The desert that sprawls across Australia’s Red Center may look vast and barren – but looks can be deceiving. Underneath the sand lies a whole different world. Australia has one of the largest diversity of lizards in the world, with over 860 species throughout the country. Most of them are endemic to the region – which means that they cannot be found anywhere else on the planet.
At the Alice Springs Reptile Center, we learned about all the various kinds of lizards in Central Australia, from the aptly named thorny devil to the largest reptile in Australia, the perentie. These reptiles are nothing short of bizarre and extraordinary – some featuring sharp spikes on their head, while others dangle flappy beards from their chins. The smallest reptile in at the center measured at just 2 inches long, and the largest at 79 inches. We even got the chance to get up close and personal to several of its inhabitants, including the resident goanna that was roaming freely in the grounds of the reptile centre.
To give you a look at what sort of reptiles hides beneath the sand of the Red Center, here’s a photographic introduction.
Featuring real thorns all over its body, the thorny devil (also known as thorny dragon) is definitely the most peculiar reptile species we’ve seen. It has a unique way of defending itself: with a spiny “false head” on the back of its neck, the lizard presents it to potential predators instead of its real head. Its conical spines are usually colored in camouflaging shades of desert browns and tans.
The bearded dragon may look rather fierce, but it’s actually very shy. When threatened, it usually displays a spectacular defensive stance by opening its mouth fully, extending its ‘beard’ backwards and expanding its ribs. This type of lizard usually lives in the arid, rocky, semidesert regions and dry open woodlands.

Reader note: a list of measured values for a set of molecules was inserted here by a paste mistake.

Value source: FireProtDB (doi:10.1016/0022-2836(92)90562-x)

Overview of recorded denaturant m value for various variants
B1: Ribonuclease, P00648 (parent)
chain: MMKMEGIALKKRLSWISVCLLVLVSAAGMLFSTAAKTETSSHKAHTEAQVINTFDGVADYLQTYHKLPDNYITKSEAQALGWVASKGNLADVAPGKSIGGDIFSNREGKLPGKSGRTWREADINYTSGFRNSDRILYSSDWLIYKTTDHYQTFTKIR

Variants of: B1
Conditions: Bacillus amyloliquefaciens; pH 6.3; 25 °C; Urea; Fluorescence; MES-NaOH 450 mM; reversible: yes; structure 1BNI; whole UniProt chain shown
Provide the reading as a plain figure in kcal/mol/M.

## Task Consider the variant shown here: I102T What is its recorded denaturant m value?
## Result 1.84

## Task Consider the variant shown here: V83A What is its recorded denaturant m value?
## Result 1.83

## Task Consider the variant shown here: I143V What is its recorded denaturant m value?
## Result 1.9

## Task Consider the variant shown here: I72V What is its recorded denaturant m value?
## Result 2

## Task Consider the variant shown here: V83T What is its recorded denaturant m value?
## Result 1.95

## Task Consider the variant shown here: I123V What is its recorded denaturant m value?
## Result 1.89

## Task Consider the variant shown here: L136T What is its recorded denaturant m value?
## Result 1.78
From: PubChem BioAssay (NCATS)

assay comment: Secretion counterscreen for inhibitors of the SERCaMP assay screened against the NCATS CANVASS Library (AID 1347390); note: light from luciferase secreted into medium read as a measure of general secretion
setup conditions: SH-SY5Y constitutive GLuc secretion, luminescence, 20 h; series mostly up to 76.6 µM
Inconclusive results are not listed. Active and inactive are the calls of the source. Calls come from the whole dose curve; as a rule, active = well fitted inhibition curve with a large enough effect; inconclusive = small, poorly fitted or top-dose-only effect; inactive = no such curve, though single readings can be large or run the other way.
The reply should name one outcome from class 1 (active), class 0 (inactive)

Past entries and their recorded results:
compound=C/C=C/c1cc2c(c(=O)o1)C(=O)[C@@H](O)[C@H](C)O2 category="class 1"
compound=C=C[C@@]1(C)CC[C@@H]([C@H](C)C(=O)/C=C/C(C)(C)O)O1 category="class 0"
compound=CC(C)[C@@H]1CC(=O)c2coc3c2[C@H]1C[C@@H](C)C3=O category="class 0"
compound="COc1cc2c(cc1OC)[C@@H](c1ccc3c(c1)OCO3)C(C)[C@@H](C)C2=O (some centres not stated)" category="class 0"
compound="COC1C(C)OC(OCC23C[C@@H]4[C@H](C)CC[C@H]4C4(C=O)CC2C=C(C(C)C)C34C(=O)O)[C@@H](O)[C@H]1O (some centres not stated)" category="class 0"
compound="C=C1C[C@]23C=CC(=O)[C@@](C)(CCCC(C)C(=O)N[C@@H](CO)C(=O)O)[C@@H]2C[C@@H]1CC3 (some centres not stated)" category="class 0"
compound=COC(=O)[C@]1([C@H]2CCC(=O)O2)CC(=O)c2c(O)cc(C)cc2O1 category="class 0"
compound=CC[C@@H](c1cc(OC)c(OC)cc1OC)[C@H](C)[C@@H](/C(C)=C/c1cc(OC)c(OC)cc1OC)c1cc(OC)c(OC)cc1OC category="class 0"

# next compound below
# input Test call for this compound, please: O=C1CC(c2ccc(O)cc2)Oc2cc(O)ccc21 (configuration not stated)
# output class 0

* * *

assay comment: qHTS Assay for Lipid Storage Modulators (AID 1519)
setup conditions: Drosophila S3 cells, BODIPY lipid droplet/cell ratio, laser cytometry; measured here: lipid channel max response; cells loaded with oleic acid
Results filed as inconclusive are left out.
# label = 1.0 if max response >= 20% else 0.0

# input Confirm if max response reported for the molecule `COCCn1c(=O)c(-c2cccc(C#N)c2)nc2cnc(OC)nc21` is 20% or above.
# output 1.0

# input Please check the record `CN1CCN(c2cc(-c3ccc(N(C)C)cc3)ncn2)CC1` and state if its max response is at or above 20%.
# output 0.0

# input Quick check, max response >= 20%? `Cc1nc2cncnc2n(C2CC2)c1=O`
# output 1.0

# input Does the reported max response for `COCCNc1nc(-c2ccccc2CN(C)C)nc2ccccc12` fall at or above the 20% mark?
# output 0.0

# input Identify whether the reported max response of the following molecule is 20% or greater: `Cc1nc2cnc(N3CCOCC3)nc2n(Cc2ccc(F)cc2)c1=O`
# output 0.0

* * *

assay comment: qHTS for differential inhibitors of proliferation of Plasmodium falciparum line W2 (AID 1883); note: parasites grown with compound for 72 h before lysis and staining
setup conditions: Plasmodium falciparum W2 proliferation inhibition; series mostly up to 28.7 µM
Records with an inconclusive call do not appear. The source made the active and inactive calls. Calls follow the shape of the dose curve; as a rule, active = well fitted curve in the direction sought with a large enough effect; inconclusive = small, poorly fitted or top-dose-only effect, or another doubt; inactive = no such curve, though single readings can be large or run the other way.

The Perentie is Australia’s largest reptile, with reliable records of this species growing up to two meters in total length. As a member of the monitor (or goanna) family, it is strictly carnivorous, feeding on insects and other reptiles. It is regarded by the indigenous Aboriginal culture as sacred, and many are depicted in Aboriginal art and stories such as ‘How the Perentie and Goanna got their Colours’. We actually spotted one in the wild, roaming freely around Uluru. It had a massive tail and a long tongue to accompany it.
Common Green Tree Frog
Australia’s green tree frog is the most common frog species, though it’s largest than most Australian frogs (reaching around 4 inches in length). Despite its name, it changes color from olive green to bright green to brown. Not at all timid, it’s often found living with humans in showers and toilets. The green tree frog screams when it’s in danger to scare off its foe; and it squeaks when it is touched.
Spotting rough, spiny scales, the gidgee skink is unlike other skinks due to its outstanding defence system. First it moves into narrow crevies or tree splits and inflates its body with air. This allows its spiny scales to act like little hooks, preventing it from being pulled from its predator.
As its name implies, this lizard has a prominent blue tongue that is usually bared as a bluff-warning to potential enemies. A pity the picture doesn’t show its tongue. It’s a diurnal, ground-foraging omnivore, feeding on a wide variety of insects, gastropods, flowers, fruits and berries.
Disclaimer: Thanks to Tourism Northern Territory for making this trip possible! While the trip was sponsored, all opinions expresses above are our own.